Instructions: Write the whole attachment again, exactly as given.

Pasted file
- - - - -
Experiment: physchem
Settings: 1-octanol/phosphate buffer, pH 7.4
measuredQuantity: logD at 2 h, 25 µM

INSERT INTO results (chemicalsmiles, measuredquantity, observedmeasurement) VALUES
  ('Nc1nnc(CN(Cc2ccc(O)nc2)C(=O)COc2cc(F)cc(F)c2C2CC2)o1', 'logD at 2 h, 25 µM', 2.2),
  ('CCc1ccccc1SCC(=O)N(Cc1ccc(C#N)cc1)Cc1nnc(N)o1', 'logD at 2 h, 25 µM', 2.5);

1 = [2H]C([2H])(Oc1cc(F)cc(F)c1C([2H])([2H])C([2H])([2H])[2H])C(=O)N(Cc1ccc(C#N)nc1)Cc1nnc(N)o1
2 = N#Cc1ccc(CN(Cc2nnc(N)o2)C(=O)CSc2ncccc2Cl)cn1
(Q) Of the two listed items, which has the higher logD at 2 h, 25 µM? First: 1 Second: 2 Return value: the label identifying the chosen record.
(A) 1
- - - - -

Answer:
Experiment: physchem
Settings: 1-octanol/phosphate buffer, pH 7.4
measuredQuantity: logD at 2 h, 25 µM

INSERT INTO results (chemicalsmiles, measuredquantity, observedmeasurement) VALUES
  ('Nc1nnc(CN(Cc2ccc(O)nc2)C(=O)COc2cc(F)cc(F)c2C2CC2)o1', 'logD at 2 h, 25 µM', 2.2),
  ('CCc1ccccc1SCC(=O)N(Cc1ccc(C#N)cc1)Cc1nnc(N)o1', 'logD at 2 h, 25 µM', 2.5);

1 = [2H]C([2H])(Oc1cc(F)cc(F)c1C([2H])([2H])C([2H])([2H])[2H])C(=O)N(Cc1ccc(C#N)nc1)Cc1nnc(N)o1
2 = N#Cc1ccc(CN(Cc2nnc(N)o2)C(=O)CSc2ncccc2Cl)cn1
(Q) Of the two listed items, which has the higher logD at 2 h, 25 µM? First: 1 Second: 2 Return value: the label identifying the chosen record.
(A) 1